House of Mercy is classic Healy - if there is such a thing already. So outlandish it's realistic but with a touch of the supernatural, you won't be able to put House of Mercy down. Just as Beth races against the clock in an effort to fix her mistake before the damage multiplies, so you'll turn the pages faster and faster to reach that final, hopefully happy conclusion.
You won't find what you're looking for, though - you'll find something better, and not because Healy wrote a poor ending, because she didn't. I'm not sure she could. Healy wrote so many twists and turns into this plot that the ending, when it comes skidding into sight, is nothing I could have predicted. It's much, much better, and this surprise kept me thinking about Beth's plight long after I closed the back cover.
You can't help but like Beth. One night of indecision, one night of trying to help a friend, one simple poor choice and years of dreaming are erased. This would be difficult for anyone, but in Beth's shoes it's made worse by the events following that compound it - and so you feel for her, and yet she never gives up. I admire that determination, and it's that spirit that makes the story feel so personal and alive.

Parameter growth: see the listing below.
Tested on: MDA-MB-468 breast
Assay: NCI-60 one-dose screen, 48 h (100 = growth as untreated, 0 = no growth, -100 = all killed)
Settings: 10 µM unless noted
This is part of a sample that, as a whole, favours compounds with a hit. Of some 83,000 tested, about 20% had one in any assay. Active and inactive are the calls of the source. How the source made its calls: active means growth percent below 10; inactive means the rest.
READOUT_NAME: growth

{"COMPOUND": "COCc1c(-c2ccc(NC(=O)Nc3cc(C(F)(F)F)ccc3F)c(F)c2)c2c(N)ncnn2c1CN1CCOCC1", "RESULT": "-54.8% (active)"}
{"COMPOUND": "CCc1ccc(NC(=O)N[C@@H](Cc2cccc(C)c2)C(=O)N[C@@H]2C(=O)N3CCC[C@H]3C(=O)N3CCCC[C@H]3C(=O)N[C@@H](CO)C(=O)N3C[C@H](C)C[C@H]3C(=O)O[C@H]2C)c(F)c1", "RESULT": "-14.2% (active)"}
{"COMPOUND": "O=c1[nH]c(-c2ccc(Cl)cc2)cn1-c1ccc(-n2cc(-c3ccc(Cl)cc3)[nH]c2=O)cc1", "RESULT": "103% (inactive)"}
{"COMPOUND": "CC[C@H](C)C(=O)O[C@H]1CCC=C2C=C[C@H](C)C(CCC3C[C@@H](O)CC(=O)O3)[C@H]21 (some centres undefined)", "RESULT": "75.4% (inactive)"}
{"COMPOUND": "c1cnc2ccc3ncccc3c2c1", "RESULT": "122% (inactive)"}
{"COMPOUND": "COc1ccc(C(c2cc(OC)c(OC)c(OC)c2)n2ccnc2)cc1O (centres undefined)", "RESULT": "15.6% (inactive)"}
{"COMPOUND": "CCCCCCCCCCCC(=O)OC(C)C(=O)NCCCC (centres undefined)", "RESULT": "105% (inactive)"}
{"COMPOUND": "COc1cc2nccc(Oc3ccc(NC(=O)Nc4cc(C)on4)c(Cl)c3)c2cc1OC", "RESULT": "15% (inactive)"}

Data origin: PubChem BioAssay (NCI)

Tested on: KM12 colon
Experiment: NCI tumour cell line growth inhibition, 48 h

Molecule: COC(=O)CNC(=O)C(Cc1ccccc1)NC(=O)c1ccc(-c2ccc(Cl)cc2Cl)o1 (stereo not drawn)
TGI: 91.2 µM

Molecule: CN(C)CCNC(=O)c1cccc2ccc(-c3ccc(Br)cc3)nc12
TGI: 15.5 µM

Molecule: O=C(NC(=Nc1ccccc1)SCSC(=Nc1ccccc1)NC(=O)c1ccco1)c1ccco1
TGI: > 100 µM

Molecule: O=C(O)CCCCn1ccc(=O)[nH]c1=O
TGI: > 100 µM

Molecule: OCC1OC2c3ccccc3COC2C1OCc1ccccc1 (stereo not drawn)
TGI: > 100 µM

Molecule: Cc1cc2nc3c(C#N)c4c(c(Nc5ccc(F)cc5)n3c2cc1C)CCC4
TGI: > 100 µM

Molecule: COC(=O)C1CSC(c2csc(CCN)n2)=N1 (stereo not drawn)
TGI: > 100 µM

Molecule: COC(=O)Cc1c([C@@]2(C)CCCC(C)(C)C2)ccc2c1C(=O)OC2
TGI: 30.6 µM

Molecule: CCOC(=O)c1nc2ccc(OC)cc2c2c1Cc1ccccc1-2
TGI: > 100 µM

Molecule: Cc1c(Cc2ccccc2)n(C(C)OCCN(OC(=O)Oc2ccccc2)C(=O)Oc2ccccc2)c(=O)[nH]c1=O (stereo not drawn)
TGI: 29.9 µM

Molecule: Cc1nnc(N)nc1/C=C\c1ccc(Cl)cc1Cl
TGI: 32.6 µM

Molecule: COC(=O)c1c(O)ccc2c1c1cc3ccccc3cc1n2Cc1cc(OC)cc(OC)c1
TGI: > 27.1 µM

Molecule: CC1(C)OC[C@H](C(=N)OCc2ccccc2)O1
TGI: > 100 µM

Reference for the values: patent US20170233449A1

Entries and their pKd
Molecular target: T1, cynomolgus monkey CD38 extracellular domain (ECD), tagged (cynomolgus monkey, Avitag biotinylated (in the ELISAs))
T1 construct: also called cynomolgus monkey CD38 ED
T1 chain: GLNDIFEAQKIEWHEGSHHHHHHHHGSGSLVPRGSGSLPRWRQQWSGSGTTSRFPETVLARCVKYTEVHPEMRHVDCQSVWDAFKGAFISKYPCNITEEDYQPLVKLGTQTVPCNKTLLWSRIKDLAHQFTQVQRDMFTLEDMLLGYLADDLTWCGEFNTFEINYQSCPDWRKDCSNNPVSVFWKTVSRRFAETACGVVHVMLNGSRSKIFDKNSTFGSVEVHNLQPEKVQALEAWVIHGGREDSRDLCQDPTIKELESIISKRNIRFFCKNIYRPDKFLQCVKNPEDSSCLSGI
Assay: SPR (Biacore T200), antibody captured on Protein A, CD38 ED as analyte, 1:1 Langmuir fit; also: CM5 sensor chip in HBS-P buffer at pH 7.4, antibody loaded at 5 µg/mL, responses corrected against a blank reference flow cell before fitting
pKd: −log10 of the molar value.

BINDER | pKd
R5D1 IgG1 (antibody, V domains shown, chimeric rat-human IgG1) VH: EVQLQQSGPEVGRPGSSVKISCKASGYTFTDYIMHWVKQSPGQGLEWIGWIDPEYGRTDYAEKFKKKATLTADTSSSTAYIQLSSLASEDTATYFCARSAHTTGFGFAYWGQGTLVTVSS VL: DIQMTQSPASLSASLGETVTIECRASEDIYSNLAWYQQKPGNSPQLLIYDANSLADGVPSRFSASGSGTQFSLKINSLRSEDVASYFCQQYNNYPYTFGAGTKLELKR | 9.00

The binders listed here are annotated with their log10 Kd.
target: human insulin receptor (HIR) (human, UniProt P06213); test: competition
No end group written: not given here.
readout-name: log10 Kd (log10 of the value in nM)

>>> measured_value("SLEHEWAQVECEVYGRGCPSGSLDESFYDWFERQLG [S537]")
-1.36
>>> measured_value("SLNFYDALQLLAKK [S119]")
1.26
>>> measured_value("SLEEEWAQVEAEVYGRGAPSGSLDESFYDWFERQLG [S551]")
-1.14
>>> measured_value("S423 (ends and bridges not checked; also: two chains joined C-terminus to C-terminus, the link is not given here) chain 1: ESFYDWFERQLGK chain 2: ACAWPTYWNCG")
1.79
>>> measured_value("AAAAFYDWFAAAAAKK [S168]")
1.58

House of Mercy isn't easily classified. It's not exactly a romance, though it has an element of that; it's not exactly a mystery, though there's some of that, too. It's not what I consider to be a fantasy exactly, either, though it has a supernatural element. Maybe fantastic would be a better term.
Maybe you should read it and decide for yourself. It's definitely worth the read.
I received a free copy of House of Mercy from B&B Media Group in exchange for an honest review.